Two of the nation's biggest for-profit-college companies, the Apollo Group and Bridgepoint Education, reported good news from their accreditors on Wednesday.
Bridgepoint announced that its Ashford University had received initial accreditation from the Western Association of Schools and Colleges, one of the nation's six regional accrediting bodies.
And Apollo reported that its University of Phoenix had escaped being placed on probation by its regional accreditor, the Higher Learning Commission of the North Central Association of Colleges and Schools, which renewed the 287,500-student university's accreditation for 10 more years while placing it "on notice." Notice is a status less serious than probation.
Bridgepoint's announcement marked a significant turnaround for Ashford, which was denied initial accreditation by the Western Association one year ago. In a report then, the association cited high turnover of students at the largely online college, a vastly inadequate number of full-time faculty members and student-support staff members, and inconsistent quality and rigor in the curriculum. It also voiced concerns about Ashford's independence from Bridgepoint and its financial viability.
Ashford had applied to the Western Association after coming under pressure from its original accreditor, the Higher Learning Commission, which had accredited the university since it was acquired by Bridgepoint in 2005 from a small Roman Catholic college in eastern Iowa.
Ashford's location potentially put it out of compliance with the Higher Learning Commission's "substantial presence" policy, which requires that a majority of a college's administrative and business operations be located in the agency's 19-state region, along with at least one campus. While Ashford has the Iowa campus, its online enrollment is far larger, and most of its operations are based at Bridgepoint's offices in San Diego.
Also, a few days after the Western Association denied Ashford's initial application last summer, the Higher Learning Commission notified Bridgepoint that Ashford was under "special monitoring" status and would have to report on ways it intended to improve its academic operations.
In September the company announced that it was cutting about 450 admissions-staff members, out of more than 2,000, and reassigning 400 employees to work in student support and a new "department of student inquiry," which "will work with prospective students to ensure they are sufficiently prepared for the demands of a university education."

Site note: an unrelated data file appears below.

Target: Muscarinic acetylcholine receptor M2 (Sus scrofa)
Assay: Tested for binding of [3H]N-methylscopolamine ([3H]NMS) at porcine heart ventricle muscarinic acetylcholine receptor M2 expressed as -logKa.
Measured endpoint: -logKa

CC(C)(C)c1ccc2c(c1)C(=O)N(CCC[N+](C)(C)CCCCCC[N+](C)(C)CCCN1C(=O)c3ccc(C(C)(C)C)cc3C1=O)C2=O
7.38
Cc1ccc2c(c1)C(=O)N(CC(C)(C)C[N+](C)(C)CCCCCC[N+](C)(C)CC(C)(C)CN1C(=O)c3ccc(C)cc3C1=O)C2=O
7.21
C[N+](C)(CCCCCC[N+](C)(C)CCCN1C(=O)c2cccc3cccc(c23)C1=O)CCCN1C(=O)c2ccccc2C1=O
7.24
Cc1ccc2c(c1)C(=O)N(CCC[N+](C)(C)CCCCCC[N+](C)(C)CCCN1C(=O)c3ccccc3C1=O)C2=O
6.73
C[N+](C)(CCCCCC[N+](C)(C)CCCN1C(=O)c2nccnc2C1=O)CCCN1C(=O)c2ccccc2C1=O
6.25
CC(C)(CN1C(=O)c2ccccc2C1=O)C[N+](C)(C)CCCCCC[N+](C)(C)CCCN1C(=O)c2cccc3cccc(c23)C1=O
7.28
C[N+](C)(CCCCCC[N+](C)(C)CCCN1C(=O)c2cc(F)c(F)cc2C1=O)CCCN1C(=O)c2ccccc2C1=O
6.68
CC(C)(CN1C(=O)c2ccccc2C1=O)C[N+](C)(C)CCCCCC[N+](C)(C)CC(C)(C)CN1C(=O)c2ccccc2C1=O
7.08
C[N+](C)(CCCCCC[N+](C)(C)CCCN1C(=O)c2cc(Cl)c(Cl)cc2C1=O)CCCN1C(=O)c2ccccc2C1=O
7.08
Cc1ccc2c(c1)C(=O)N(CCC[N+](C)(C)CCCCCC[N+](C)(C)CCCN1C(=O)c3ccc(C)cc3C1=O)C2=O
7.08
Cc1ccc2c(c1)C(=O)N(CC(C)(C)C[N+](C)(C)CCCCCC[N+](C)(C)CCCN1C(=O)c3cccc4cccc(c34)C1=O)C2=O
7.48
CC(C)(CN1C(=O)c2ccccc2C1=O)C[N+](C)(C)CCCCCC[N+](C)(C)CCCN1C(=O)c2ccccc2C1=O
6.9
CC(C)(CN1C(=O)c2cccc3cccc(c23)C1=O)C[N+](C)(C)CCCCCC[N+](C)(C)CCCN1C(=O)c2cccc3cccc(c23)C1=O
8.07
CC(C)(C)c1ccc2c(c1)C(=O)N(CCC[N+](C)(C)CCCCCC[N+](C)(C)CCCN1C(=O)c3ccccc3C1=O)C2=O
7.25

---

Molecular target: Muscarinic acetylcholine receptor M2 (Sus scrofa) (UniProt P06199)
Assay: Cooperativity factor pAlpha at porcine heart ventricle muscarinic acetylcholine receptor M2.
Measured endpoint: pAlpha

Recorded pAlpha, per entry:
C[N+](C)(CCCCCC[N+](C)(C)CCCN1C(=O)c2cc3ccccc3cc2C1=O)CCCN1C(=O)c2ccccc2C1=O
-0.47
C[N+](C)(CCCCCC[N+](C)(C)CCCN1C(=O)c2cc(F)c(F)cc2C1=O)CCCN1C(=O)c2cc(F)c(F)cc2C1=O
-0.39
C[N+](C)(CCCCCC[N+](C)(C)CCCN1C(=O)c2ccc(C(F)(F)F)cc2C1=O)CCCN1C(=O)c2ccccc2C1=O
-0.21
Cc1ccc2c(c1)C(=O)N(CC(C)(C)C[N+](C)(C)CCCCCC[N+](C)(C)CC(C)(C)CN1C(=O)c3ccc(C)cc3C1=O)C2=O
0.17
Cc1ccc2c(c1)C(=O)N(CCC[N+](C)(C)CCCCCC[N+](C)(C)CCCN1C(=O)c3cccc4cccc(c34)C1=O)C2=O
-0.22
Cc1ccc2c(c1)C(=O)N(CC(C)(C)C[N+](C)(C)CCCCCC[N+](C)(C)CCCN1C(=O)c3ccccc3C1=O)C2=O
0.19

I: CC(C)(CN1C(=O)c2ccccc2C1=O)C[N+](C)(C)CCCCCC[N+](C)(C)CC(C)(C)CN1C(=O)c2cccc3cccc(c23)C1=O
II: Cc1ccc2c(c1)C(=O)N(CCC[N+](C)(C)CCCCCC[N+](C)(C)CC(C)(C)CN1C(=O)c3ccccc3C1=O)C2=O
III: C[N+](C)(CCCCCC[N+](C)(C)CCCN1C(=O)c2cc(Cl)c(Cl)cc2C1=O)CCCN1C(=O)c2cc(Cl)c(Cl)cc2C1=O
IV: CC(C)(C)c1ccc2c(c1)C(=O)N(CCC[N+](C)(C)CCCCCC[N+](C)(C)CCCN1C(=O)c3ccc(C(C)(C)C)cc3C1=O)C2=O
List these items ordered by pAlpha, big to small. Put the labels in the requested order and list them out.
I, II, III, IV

The following month, Bridgepoint hired Richard L. Pattenaude, chancellor emeritus of the University of Maine system, to be president of Ashford. Mr. Pattenaude was previously chairman of the Commission on Institutions of Higher Education of the New England Association of Schools and Colleges, another of the regional accrediting agencies.
In a written statement on Wednesday, the company touted the reform measures and said that the extra scrutiny from the Western Associaton had "proved to be a beneficial endeavor that elevated Ashford University as an educator and institution."
The accrediting team "found an institution that has been fundamentally transformed and whose culture has been changed in significant ways, including a shift from a market-driven approach to an institution committed to student retention and success," the company wrote, quoting from the accreditor's final report.
Relief at the U. of Phoenix
The "on notice" status for Phoenix, which could last for up to two years, signals that the university could be on course to lose its accreditation unless it remedies concerns raised by the Higher Learning Commission. Still, the accreditor's action was welcome news to university leaders.
A peer-review team recommended in February that the university be placed on probation. But in May a second set of evaluators, after meeting with university officials, recommended the notice status, citing concerns about governance, student assessment, and research and scholarship.
The governance issues relate to the university's degree of independence from its parent company, the Apollo Group. The faculty issues concern whether those teaching at the doctoral level "have a record of recognized scholarship, creative endeavor, or achievement in practice commensurate with doctoral expectations."
On June 27 the commission's Board of Trustees voted to place the institution on notice, citing the same three concerns.
The board also placed Western International University, a much smaller institution also owned by Apollo, on notice. Western International had also faced the threat of probation, and its leaders also met with the second set of evaluators.
The notice status for Western International is based on similar governance concerns, as well as concerns about whether its faculty members have relevant academic credentials.
The universities have until late next year to report back to the commission on how they have acted to resolve its concerns.
Accrediting teams will return to both campuses early in 2015 to evaluate compliance with the findings of those reports and to recommend whether the notice status can be lifted. Until then, each institution must mention the notice status whenever it refers to its accreditation, a requirement that the company acknowledged could adversely affect its business.
In addition to the problems that prompted the formal sanctions for Phoenix, the commission noted in its letter that it remained concerned about the university's student-retention and graduation rates, its student-loan default rate, and policies related to how it awards course credit.